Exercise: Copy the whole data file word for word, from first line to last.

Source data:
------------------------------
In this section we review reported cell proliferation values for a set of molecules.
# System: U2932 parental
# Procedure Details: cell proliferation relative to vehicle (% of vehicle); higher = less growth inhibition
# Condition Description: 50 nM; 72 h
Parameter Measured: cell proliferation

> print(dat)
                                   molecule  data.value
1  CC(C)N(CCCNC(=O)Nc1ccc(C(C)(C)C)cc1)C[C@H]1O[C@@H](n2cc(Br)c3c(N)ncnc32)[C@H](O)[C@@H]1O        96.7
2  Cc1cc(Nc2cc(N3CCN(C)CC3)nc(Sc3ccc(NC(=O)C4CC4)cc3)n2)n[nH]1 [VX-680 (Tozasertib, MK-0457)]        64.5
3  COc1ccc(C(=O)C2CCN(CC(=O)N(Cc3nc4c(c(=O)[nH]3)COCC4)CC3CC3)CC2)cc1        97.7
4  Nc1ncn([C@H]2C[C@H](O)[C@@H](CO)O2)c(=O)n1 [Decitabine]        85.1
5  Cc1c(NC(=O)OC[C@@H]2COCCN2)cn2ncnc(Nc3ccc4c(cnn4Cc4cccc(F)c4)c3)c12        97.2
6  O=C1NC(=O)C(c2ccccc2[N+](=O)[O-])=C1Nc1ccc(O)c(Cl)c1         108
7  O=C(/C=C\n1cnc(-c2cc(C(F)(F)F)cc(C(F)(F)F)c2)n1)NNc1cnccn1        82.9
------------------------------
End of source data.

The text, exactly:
In this section we review reported cell proliferation values for a set of molecules.
# System: U2932 parental
# Procedure Details: cell proliferation relative to vehicle (% of vehicle); higher = less growth inhibition
# Condition Description: 50 nM; 72 h
Parameter Measured: cell proliferation

> print(dat)
                                   molecule  data.value
1  CC(C)N(CCCNC(=O)Nc1ccc(C(C)(C)C)cc1)C[C@H]1O[C@@H](n2cc(Br)c3c(N)ncnc32)[C@H](O)[C@@H]1O        96.7
2  Cc1cc(Nc2cc(N3CCN(C)CC3)nc(Sc3ccc(NC(=O)C4CC4)cc3)n2)n[nH]1 [VX-680 (Tozasertib, MK-0457)]        64.5
3  COc1ccc(C(=O)C2CCN(CC(=O)N(Cc3nc4c(c(=O)[nH]3)COCC4)CC3CC3)CC2)cc1        97.7
4  Nc1ncn([C@H]2C[C@H](O)[C@@H](CO)O2)c(=O)n1 [Decitabine]        85.1
5  Cc1c(NC(=O)OC[C@@H]2COCCN2)cn2ncnc(Nc3ccc4c(cnn4Cc4cccc(F)c4)c3)c12        97.2
6  O=C1NC(=O)C(c2ccccc2[N+](=O)[O-])=C1Nc1ccc(O)c(Cl)c1         108
7  O=C(/C=C\n1cnc(-c2cc(C(F)(F)F)cc(C(F)(F)F)c2)n1)NNc1cnccn1        82.9